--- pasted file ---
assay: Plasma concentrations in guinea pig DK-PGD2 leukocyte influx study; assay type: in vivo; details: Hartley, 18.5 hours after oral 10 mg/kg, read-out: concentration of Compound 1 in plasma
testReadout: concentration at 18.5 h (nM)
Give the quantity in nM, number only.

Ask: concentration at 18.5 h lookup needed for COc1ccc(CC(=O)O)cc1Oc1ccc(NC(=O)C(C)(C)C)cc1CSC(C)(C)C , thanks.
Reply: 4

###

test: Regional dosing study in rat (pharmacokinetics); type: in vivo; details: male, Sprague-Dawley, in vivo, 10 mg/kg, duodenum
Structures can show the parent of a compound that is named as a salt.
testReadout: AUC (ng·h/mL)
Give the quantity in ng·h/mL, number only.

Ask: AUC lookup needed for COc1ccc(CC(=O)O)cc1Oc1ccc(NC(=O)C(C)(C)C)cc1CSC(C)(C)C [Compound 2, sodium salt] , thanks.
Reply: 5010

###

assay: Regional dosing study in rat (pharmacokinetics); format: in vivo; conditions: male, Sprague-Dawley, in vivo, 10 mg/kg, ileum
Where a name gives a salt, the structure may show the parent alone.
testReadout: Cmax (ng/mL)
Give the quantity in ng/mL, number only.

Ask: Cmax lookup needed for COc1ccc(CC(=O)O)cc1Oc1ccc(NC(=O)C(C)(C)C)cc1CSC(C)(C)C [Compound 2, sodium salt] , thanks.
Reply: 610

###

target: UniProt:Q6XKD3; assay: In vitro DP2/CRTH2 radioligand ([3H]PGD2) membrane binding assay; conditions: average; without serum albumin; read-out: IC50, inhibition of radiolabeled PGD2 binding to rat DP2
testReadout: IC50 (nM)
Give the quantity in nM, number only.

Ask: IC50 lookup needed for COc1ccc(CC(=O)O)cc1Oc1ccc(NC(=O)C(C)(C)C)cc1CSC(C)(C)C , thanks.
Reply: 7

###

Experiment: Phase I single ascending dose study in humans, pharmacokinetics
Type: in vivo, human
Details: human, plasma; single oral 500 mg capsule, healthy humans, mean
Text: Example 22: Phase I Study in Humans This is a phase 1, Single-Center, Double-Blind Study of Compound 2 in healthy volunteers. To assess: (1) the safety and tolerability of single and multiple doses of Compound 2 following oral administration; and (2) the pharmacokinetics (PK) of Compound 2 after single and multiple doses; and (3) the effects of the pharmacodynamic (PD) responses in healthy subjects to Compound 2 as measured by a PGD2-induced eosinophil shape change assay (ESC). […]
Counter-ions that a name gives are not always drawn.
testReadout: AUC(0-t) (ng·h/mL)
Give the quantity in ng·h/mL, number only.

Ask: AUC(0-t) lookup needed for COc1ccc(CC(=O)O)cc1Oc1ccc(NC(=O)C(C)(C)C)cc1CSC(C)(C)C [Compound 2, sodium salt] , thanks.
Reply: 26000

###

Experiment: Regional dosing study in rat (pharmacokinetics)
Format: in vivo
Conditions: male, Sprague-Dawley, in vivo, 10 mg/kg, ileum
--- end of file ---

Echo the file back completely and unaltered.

assay: Plasma concentrations in guinea pig DK-PGD2 leukocyte influx study; assay type: in vivo; details: Hartley, 18.5 hours after oral 10 mg/kg, read-out: concentration of Compound 1 in plasma
testReadout: concentration at 18.5 h (nM)
Give the quantity in nM, number only.

Ask: concentration at 18.5 h lookup needed for COc1ccc(CC(=O)O)cc1Oc1ccc(NC(=O)C(C)(C)C)cc1CSC(C)(C)C , thanks.
Reply: 4

###

test: Regional dosing study in rat (pharmacokinetics); type: in vivo; details: male, Sprague-Dawley, in vivo, 10 mg/kg, duodenum
Structures can show the parent of a compound that is named as a salt.
testReadout: AUC (ng·h/mL)
Give the quantity in ng·h/mL, number only.

Ask: AUC lookup needed for COc1ccc(CC(=O)O)cc1Oc1ccc(NC(=O)C(C)(C)C)cc1CSC(C)(C)C [Compound 2, sodium salt] , thanks.
Reply: 5010

###

assay: Regional dosing study in rat (pharmacokinetics); format: in vivo; conditions: male, Sprague-Dawley, in vivo, 10 mg/kg, ileum
Where a name gives a salt, the structure may show the parent alone.
testReadout: Cmax (ng/mL)
Give the quantity in ng/mL, number only.

Ask: Cmax lookup needed for COc1ccc(CC(=O)O)cc1Oc1ccc(NC(=O)C(C)(C)C)cc1CSC(C)(C)C [Compound 2, sodium salt] , thanks.
Reply: 610

###

target: UniProt:Q6XKD3; assay: In vitro DP2/CRTH2 radioligand ([3H]PGD2) membrane binding assay; conditions: average; without serum albumin; read-out: IC50, inhibition of radiolabeled PGD2 binding to rat DP2
testReadout: IC50 (nM)
Give the quantity in nM, number only.

Ask: IC50 lookup needed for COc1ccc(CC(=O)O)cc1Oc1ccc(NC(=O)C(C)(C)C)cc1CSC(C)(C)C , thanks.
Reply: 7

###

Experiment: Phase I single ascending dose study in humans, pharmacokinetics
Type: in vivo, human
Details: human, plasma; single oral 500 mg capsule, healthy humans, mean
Text: Example 22: Phase I Study in Humans This is a phase 1, Single-Center, Double-Blind Study of Compound 2 in healthy volunteers. To assess: (1) the safety and tolerability of single and multiple doses of Compound 2 following oral administration; and (2) the pharmacokinetics (PK) of Compound 2 after single and multiple doses; and (3) the effects of the pharmacodynamic (PD) responses in healthy subjects to Compound 2 as measured by a PGD2-induced eosinophil shape change assay (ESC). […]
Counter-ions that a name gives are not always drawn.
testReadout: AUC(0-t) (ng·h/mL)
Give the quantity in ng·h/mL, number only.

Ask: AUC(0-t) lookup needed for COc1ccc(CC(=O)O)cc1Oc1ccc(NC(=O)C(C)(C)C)cc1CSC(C)(C)C [Compound 2, sodium salt] , thanks.
Reply: 26000

###

Experiment: Regional dosing study in rat (pharmacokinetics)
Format: in vivo
Conditions: male, Sprague-Dawley, in vivo, 10 mg/kg, ileum